A number of refugees like Hamid and Isaieva work as EVS techs in the Treasure Valley because Idaho hospitals have struggled to hire qualified and trained support staff during previously low unemployment rates. In 2018, the International Rescue Committee began partnering with the Treasure Valley Health Council, Saint Alphonsus, the College of Western Idaho and Micron to offer a free EVS pre-apprenticeship for English Language Learners. Since then, St. Luke’s and Saint Alphonsus have hired 22 graduates of the course.
Rebecca Wilkey, the career pathways coordinator at the International Rescue Committee, said many Boise refugees start out as hospital support staff because they worked in the medical sector in their countries of origin or aspire to medical careers in the U.S. Hamid, for example, was days away from taking her Certified Nurse Assistant exam before it was canceled due to coronavirus. She told the Statesman she eventually wants to be a nurse.
“For them, I think this moment isn’t something new,” Wilkey said. “They have a special history in being first responders and have been really good at keeping everyone safe in their communities.”
BALANCING FAMILY OBLIGATIONS WITH ESSENTIAL LABOR
Hamid and Isaieva’s work — or worries — don’t end when they leave the hospital. Like many health care workers who interact with coronavirus patients, they have to be careful they don’t bring the virus home to their families, disposing of work scrubs and showering at work.
“For me, I was anxious a little bit because I don’t have much family here, and if something happened to me, my kids will be alone.” said Hamid, who left behind years of war in Sudan with her children and ex-husband. She arrived in Boise in 2012. “And I was also anxious that maybe I could transmit the virus to them.”
With schools online and day cares closed, the single mothers have turned to their community to help them balance childcare with the demands of their jobs. A Somali neighbor helps Hamid with her children, ages 10 and 6, while Isaieva’s friend and oldest children watch their siblings at their Nampa apartment during her shifts.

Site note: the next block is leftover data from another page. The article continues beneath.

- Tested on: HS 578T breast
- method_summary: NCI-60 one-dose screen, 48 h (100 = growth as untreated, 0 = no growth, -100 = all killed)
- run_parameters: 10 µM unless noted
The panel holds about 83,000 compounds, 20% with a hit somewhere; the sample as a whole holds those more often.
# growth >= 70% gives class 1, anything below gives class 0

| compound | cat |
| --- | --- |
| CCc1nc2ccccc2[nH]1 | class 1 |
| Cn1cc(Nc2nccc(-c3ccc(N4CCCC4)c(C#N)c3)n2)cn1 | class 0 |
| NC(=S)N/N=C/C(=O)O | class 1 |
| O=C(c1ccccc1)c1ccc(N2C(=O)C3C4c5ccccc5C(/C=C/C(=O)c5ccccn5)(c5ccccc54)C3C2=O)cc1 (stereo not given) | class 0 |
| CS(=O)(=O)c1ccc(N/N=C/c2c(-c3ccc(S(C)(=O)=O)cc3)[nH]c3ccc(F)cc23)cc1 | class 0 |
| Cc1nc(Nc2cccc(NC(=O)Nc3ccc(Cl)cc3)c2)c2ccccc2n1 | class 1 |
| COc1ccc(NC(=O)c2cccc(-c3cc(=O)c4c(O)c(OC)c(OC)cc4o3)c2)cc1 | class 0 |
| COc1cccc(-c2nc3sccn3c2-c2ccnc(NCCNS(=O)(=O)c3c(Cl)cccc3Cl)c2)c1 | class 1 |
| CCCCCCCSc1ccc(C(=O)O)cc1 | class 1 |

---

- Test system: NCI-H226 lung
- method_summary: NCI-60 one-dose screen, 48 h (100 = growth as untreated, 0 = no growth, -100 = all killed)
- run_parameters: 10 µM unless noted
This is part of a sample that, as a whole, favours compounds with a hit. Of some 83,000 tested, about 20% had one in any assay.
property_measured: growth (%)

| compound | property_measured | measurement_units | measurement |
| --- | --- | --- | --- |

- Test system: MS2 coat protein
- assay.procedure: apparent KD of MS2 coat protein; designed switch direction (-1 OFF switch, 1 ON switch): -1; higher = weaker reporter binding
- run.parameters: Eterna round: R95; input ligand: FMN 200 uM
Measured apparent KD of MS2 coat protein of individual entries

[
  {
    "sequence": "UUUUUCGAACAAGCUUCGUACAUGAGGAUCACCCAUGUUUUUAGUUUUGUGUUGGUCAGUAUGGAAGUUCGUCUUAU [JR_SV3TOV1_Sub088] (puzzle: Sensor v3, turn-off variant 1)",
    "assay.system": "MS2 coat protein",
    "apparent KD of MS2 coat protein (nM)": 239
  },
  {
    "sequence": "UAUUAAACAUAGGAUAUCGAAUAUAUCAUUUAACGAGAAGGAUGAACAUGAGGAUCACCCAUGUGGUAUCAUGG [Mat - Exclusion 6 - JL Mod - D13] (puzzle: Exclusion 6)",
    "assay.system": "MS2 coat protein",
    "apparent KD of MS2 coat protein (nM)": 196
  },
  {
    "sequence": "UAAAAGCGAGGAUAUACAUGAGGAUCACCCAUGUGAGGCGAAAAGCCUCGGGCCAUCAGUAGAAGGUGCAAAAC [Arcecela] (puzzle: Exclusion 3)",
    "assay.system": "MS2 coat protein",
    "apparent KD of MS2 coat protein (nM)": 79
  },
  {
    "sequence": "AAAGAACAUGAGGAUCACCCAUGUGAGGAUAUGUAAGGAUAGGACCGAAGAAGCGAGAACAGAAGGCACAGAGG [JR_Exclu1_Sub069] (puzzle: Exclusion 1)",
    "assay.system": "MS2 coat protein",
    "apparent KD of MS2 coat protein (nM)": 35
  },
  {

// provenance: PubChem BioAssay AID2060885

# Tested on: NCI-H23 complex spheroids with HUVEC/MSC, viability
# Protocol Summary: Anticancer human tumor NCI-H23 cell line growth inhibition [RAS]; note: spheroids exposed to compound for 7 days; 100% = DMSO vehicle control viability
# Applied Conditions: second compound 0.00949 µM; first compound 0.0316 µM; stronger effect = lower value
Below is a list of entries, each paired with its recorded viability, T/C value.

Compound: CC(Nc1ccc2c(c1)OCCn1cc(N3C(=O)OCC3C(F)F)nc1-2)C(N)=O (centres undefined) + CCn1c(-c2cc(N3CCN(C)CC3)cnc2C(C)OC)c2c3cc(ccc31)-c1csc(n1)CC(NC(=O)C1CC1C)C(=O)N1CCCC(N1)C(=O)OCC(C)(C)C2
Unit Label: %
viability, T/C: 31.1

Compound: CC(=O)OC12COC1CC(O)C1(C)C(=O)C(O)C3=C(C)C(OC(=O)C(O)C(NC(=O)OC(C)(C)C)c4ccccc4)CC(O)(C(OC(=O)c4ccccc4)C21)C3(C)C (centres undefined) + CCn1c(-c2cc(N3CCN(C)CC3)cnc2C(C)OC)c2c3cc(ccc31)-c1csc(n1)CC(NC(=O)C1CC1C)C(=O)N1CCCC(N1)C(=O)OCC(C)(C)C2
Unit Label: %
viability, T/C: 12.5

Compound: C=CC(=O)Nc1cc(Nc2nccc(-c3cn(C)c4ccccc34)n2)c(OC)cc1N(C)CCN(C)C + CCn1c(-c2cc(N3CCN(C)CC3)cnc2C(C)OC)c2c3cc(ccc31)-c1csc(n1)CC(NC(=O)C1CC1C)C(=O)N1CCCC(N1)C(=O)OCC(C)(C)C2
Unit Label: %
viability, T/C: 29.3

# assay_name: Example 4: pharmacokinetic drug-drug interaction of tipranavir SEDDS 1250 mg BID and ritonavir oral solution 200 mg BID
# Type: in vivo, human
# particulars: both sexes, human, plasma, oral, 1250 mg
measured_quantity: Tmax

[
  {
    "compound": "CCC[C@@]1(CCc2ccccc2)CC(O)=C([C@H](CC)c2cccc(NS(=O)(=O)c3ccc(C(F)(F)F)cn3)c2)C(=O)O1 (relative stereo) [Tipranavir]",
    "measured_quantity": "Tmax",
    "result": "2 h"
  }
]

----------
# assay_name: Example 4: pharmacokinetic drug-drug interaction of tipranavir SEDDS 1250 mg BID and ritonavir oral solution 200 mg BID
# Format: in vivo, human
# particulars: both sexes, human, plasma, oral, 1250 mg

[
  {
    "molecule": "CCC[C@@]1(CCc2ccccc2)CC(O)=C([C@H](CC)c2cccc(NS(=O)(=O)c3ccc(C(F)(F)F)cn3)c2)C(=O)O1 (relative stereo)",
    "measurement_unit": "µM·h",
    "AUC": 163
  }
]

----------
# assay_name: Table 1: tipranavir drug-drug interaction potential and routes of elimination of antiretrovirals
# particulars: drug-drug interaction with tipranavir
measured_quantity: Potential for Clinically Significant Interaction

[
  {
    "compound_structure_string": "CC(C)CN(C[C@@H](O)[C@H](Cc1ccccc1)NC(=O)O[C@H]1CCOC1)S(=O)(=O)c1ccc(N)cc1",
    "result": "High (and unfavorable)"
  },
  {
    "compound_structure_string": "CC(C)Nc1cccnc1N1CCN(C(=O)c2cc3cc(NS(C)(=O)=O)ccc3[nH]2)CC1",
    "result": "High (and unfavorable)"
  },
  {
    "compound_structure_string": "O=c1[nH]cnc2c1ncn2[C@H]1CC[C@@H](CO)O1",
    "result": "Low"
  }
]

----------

They wrestle with remote learning challenges and children tired of being cooped up in small apartments. Both obsessively teach their children the hygiene they hope will prevent the spread of coronavirus.
Isaieva said she feels lucky to be in America during the pandemic. She arrived in Idaho in March 2018, through a program that prioritizes Christian refugees from post-Soviet countries. Even though so many people have died in the U.S. and more are struggling, she’s grateful to be in a country that delivers laptops to students, tries to pay unemployment insurance and prosecutes price gougers. The family members she left in Ukraine have not been so lucky.
“Knowing we are in a good position in America makes me feel better, but not stress out too much,” Isaieva said. “I don’t know what is going to happen with my country that I came from. I’m lucky that we are here and have all those opportunities that other people don’t have.”
When they need it, they draw strength from their team of EVS techs and other hospital staff, which Hamid said feels like “one big family.” Isaieva looks forward to piling her five kids into the van to eat at their favorite Chinese restaurant, or going back to church and singing in the choir.
When things get difficult or fears about the future resurface, both women said they rely on their faiths to make it through.
“Going to the hospital everyday to help people, according to my religion, I believe this is my destiny,” Hamid said. “I am not afraid. I do what I can to protect my family, but I am not afraid to go the hospital to help somebody. And the main job for the nurse or a doctor is to be a human being first. In the end we are all human beings; we need to give something back.”